© 2017 Things to do in San Francisco

Cafe Vesuvio

October 15, 2016

 

A fixture in San Francisco's own Little Italy neighborhood—known as North Beach—since it opened in 1948, Cafe Vesuvio played an essential role in the most lauded chapter of its history, serving as watering hole and gathering place for iconic beat poet Jack Kerouac and his many friends and contemporaries, literary lights such as Allen Ginsburg, Neal Cassidy, and Lawrence Ferlinghetti.

 

The birthplace of a significant movement in American letters, the area commemorates its unique history with several notable sites including the nearby Beat Museum.  Jack Kerouac himself is remembered both within and without Vesuvio, by a cocktail called after him as well as the alley bearing his name which runs a short block between Chinatown's main thoroughfare, Grant Street, and the bar's doorstep at 255 Columbus Avenue.  

 

Patronized by a wide variety of clientele over the years, Vesuvio's recognizes the many artists and other sorts of bohemians that have been among them with art shows in the bar and an annual outdoor art fair each spring in Jack Kerouac Alley, which it shares with Lawrence Ferlinghetti's equally culturally significant City Lights Bookstore across the way.

 

There is a palpable sense of history in the bar; not the dry, dignified history exemplified by the city's monuments and statues, but a lively, celebratory recollection of the joys of a bygone era (although those joys are not always reflected in the mood of the bar staff).  The venerated institution's colorful past is reflected by its colorful decor, especially in the stained glass windows which are best enjoyed on the mezzanine which rings the bar.  Even the bar's menu celebrates its traditions with Bohemian Coffee (which incorporates brandy, amaretto, and a twist of lemon—it seems bohemians, like Irishmen, prefer their coffee with a little bit of a kick), while also giving a nod to more modern priorities with eco-friendly cocktails and organic wine coolers.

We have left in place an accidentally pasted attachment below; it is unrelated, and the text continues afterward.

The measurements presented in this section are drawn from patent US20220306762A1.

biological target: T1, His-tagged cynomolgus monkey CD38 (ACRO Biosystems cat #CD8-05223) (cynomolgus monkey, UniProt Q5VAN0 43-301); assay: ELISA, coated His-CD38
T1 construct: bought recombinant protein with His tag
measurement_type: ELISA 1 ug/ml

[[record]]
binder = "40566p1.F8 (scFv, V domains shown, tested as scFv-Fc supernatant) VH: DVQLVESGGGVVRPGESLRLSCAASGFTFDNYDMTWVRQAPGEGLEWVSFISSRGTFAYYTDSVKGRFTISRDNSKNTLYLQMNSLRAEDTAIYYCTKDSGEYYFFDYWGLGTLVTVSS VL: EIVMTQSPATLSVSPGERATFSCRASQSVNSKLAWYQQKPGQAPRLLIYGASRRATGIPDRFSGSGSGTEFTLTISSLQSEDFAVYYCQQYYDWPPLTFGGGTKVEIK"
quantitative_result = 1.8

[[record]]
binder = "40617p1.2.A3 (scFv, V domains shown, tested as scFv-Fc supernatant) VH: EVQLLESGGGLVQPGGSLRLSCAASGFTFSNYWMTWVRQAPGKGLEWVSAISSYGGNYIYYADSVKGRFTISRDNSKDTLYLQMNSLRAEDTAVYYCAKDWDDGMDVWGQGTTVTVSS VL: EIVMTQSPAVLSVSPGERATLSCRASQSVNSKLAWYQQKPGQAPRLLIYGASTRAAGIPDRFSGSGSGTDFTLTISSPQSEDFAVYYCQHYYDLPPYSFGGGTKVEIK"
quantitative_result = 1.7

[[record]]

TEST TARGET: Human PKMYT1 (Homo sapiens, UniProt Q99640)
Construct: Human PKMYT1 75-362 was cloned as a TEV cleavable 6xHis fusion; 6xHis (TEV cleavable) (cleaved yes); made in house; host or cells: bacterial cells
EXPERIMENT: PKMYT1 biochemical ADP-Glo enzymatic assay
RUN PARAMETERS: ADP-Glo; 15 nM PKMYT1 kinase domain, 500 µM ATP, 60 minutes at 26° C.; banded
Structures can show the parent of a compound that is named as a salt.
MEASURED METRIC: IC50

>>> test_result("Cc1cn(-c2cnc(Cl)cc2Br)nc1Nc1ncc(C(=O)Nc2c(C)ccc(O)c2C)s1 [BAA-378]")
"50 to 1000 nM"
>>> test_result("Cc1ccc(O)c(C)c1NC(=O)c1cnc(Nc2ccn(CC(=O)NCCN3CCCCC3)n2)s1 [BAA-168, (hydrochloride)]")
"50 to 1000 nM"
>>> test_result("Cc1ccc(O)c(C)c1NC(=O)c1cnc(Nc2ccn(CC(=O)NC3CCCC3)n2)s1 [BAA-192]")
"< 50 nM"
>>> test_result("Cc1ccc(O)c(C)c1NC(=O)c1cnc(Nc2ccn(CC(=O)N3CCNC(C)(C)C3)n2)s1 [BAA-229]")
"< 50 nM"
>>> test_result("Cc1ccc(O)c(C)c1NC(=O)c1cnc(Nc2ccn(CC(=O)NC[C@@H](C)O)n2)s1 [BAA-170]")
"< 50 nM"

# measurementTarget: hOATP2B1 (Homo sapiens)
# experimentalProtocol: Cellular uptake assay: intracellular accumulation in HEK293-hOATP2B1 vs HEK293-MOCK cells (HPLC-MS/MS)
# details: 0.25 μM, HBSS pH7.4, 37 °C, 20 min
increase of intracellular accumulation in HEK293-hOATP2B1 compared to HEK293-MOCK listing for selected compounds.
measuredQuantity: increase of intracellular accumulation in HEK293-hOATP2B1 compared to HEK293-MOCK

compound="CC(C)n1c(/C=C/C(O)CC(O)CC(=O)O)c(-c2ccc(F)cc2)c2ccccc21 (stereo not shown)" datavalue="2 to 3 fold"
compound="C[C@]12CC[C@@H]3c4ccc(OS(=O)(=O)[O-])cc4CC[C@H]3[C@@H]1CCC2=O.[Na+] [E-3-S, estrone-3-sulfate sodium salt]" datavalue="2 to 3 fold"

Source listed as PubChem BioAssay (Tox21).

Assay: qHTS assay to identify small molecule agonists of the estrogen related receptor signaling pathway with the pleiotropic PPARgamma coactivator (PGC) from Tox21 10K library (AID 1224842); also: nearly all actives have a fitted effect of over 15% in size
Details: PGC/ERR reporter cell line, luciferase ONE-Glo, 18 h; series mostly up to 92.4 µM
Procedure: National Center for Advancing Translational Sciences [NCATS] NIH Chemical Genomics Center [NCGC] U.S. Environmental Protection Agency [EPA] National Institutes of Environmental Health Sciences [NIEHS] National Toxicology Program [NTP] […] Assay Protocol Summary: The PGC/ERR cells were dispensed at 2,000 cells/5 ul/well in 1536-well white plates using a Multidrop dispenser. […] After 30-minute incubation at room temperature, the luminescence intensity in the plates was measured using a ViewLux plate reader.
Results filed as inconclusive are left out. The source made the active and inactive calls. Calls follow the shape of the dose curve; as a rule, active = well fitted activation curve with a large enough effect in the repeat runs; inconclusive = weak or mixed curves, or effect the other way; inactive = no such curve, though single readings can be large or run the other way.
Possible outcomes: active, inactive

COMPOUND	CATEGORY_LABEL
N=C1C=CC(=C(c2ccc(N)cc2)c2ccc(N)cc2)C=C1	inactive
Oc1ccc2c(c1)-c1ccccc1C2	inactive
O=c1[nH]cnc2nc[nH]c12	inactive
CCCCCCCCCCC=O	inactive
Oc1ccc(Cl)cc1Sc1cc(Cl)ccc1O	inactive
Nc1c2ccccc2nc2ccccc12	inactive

The inquisitive can seek further illumination at 415-362-3370.

 

Writer and bon vivant J. Eric Miller lives, loves, and laughs in San Francisco and its environs.  Follow his further adventures at theupsanddownsofsanfrancisco.tumblr.com.

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